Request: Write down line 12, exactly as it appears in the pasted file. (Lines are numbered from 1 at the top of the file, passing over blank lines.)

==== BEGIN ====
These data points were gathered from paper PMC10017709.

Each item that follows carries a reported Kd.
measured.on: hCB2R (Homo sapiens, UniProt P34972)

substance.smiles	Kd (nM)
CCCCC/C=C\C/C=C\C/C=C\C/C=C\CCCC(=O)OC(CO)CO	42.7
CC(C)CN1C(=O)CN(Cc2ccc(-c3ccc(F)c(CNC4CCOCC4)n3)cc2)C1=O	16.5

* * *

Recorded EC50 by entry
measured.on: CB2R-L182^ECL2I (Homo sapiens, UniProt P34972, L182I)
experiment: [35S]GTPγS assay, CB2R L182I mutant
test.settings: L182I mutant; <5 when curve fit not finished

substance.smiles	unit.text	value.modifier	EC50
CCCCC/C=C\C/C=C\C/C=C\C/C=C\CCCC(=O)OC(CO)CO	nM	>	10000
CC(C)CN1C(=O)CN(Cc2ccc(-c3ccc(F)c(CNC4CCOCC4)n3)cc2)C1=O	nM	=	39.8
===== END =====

substance.smiles	unit.text	value.modifier	EC50